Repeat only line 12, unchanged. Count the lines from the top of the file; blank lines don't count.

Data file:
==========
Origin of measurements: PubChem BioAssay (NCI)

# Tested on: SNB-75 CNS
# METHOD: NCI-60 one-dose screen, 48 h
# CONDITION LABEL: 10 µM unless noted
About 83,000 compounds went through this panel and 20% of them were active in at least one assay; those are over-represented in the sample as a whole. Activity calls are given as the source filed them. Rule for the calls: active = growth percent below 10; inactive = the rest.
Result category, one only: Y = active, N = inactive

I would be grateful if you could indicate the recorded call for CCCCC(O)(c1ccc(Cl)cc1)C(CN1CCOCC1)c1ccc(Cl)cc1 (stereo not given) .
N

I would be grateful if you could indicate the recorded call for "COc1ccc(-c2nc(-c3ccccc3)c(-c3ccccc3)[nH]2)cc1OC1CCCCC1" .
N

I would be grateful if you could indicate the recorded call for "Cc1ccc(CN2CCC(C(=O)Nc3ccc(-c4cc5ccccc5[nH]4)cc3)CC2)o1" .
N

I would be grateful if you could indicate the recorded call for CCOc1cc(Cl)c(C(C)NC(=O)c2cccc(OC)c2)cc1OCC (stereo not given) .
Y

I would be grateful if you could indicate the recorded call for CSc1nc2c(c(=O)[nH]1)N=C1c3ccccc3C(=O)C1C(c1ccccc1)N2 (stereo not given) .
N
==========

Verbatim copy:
N